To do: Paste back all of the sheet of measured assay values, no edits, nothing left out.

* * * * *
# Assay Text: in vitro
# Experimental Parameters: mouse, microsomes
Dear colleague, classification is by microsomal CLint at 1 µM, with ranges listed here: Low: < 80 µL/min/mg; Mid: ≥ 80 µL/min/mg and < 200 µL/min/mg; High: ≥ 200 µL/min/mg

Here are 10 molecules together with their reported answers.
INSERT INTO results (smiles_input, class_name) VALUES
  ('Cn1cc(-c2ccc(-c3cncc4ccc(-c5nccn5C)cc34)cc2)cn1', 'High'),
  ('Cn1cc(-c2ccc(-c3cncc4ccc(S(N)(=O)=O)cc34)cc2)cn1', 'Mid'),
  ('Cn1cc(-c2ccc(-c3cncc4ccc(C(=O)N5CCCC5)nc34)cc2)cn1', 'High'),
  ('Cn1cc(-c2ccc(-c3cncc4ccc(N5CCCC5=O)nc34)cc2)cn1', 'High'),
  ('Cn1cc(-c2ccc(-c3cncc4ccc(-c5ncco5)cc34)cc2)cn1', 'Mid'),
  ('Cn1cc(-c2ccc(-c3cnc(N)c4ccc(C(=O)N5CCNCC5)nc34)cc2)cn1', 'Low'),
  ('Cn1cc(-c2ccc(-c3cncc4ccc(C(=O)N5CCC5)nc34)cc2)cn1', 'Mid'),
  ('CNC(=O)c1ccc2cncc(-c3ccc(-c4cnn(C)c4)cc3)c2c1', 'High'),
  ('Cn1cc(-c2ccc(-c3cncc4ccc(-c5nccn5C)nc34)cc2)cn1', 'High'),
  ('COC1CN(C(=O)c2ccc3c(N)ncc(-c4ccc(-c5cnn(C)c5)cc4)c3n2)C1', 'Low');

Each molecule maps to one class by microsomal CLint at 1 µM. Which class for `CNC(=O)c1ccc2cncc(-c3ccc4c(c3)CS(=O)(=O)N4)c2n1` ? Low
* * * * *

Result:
# Assay Text: in vitro
# Experimental Parameters: mouse, microsomes
Dear colleague, classification is by microsomal CLint at 1 µM, with ranges listed here: Low: < 80 µL/min/mg; Mid: ≥ 80 µL/min/mg and < 200 µL/min/mg; High: ≥ 200 µL/min/mg

Here are 10 molecules together with their reported answers.
INSERT INTO results (smiles_input, class_name) VALUES
  ('Cn1cc(-c2ccc(-c3cncc4ccc(-c5nccn5C)cc34)cc2)cn1', 'High'),
  ('Cn1cc(-c2ccc(-c3cncc4ccc(S(N)(=O)=O)cc34)cc2)cn1', 'Mid'),
  ('Cn1cc(-c2ccc(-c3cncc4ccc(C(=O)N5CCCC5)nc34)cc2)cn1', 'High'),
  ('Cn1cc(-c2ccc(-c3cncc4ccc(N5CCCC5=O)nc34)cc2)cn1', 'High'),
  ('Cn1cc(-c2ccc(-c3cncc4ccc(-c5ncco5)cc34)cc2)cn1', 'Mid'),
  ('Cn1cc(-c2ccc(-c3cnc(N)c4ccc(C(=O)N5CCNCC5)nc34)cc2)cn1', 'Low'),
  ('Cn1cc(-c2ccc(-c3cncc4ccc(C(=O)N5CCC5)nc34)cc2)cn1', 'Mid'),
  ('CNC(=O)c1ccc2cncc(-c3ccc(-c4cnn(C)c4)cc3)c2c1', 'High'),
  ('Cn1cc(-c2ccc(-c3cncc4ccc(-c5nccn5C)nc34)cc2)cn1', 'High'),
  ('COC1CN(C(=O)c2ccc3c(N)ncc(-c4ccc(-c5cnn(C)c5)cc4)c3n2)C1', 'Low');

Each molecule maps to one class by microsomal CLint at 1 µM. Which class for `CNC(=O)c1ccc2cncc(-c3ccc4c(c3)CS(=O)(=O)N4)c2n1` ? Low